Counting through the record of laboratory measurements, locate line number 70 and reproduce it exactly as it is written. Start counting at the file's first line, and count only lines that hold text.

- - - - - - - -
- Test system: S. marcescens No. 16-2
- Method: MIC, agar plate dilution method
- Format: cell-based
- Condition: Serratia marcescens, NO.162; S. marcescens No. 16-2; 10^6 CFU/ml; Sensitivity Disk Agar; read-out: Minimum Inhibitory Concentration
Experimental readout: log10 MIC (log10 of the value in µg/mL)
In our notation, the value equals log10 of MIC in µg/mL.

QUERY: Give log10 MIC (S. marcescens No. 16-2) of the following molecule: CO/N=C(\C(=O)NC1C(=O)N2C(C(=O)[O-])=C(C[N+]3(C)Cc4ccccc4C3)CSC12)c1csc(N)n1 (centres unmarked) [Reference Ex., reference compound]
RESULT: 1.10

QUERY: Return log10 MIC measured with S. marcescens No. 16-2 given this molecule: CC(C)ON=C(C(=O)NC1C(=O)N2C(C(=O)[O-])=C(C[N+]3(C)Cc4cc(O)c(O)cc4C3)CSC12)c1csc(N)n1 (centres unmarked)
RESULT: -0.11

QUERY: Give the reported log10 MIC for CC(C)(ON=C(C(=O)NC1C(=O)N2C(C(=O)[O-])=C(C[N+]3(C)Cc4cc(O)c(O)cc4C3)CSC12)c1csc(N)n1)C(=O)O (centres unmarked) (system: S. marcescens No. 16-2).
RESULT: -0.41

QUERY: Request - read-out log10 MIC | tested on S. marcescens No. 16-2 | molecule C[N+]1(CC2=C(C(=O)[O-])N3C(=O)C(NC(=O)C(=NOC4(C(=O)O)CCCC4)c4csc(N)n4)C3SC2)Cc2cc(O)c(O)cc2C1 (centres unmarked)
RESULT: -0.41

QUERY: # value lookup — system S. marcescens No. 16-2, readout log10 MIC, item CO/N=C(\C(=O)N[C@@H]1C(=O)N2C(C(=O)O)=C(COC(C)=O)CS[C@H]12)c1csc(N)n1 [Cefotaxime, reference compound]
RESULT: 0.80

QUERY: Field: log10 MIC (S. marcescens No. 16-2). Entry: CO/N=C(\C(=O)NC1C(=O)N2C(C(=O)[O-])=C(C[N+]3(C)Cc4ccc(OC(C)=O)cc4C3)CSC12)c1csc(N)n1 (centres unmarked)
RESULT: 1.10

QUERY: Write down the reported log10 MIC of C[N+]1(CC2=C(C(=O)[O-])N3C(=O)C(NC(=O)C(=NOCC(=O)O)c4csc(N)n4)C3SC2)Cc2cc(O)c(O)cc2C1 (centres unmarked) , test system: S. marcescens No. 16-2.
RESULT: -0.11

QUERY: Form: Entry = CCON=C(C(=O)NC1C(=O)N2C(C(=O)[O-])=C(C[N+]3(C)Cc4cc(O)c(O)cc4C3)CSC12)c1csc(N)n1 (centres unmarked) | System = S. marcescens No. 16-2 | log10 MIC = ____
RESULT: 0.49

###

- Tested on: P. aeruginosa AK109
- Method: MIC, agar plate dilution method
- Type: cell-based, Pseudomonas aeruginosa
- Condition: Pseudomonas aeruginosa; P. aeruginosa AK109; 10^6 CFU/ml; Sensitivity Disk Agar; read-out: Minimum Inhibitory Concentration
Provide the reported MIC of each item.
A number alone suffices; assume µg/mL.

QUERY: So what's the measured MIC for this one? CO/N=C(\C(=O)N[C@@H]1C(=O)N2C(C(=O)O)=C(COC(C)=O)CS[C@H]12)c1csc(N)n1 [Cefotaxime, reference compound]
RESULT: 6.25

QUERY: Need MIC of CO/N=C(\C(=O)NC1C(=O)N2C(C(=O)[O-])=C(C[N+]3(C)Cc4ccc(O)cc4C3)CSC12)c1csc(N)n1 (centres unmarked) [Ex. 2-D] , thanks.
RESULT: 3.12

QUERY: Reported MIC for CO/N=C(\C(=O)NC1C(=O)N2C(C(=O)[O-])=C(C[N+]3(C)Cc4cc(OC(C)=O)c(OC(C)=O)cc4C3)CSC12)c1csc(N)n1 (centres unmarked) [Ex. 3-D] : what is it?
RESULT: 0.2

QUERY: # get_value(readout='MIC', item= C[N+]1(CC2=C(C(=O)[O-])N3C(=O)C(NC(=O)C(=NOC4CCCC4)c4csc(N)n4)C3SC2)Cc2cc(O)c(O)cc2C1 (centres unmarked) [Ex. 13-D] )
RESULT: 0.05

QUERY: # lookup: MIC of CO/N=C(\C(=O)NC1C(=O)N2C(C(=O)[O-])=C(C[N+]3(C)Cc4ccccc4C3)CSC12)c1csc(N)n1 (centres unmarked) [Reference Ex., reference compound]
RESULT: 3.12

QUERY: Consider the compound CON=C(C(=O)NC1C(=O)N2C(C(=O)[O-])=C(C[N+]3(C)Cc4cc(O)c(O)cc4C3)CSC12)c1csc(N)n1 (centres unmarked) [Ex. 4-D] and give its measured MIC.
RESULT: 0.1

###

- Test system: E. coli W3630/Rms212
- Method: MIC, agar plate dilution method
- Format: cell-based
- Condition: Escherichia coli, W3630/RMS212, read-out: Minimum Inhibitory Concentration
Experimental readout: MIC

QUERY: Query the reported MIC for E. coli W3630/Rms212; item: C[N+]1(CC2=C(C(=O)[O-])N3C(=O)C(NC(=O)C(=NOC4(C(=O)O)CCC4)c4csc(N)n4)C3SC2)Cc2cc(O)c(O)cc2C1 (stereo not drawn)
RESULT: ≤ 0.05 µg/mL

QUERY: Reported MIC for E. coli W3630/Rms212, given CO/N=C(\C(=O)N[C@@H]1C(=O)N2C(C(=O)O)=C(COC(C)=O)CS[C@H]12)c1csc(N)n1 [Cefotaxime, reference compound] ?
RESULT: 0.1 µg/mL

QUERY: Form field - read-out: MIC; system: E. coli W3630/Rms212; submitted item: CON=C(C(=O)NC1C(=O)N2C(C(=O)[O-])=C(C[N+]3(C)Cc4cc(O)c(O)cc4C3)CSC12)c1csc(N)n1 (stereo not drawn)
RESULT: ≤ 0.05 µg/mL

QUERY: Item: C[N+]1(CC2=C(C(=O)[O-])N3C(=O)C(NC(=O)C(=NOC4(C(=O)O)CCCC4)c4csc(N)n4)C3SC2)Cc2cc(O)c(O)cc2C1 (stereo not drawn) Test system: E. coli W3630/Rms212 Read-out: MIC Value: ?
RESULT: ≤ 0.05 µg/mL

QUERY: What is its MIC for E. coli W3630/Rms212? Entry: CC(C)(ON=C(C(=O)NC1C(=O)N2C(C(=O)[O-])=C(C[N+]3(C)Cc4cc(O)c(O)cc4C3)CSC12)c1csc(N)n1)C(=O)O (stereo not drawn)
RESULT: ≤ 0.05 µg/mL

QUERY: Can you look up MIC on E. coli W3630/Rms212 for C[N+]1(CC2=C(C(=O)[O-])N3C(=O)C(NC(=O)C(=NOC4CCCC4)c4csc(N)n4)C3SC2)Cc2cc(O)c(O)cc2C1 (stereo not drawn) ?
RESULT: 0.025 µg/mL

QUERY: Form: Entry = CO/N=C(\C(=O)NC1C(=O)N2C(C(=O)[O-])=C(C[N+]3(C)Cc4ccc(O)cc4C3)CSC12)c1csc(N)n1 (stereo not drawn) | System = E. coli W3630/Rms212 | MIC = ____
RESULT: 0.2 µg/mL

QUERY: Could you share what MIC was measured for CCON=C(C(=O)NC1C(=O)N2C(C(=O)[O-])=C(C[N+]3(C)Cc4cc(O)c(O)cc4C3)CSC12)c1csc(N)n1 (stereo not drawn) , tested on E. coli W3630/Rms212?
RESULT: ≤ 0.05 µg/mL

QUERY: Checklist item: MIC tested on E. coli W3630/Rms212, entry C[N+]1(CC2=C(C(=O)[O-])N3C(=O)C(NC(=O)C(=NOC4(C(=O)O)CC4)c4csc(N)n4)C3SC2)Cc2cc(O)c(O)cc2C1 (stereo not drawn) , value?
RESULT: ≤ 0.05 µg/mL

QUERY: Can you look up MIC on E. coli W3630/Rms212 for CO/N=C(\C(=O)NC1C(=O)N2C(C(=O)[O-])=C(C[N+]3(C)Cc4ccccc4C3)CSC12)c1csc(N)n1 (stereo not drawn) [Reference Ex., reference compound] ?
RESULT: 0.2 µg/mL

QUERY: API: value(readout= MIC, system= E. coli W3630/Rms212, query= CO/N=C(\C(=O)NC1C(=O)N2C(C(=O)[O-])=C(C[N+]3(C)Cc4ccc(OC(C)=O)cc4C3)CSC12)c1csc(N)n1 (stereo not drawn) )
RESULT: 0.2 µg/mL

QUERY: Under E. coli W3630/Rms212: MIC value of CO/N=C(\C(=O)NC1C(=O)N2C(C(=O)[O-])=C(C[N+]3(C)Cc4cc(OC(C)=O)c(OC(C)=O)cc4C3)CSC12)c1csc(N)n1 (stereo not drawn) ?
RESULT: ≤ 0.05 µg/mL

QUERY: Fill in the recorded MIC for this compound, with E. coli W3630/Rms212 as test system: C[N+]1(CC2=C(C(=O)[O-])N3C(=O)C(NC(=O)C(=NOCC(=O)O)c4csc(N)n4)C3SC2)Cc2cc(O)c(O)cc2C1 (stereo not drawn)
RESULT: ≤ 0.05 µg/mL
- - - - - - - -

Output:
QUERY: Under E. coli W3630/Rms212: MIC value of CO/N=C(\C(=O)NC1C(=O)N2C(C(=O)[O-])=C(C[N+]3(C)Cc4cc(OC(C)=O)c(OC(C)=O)cc4C3)CSC12)c1csc(N)n1 (stereo not drawn) ?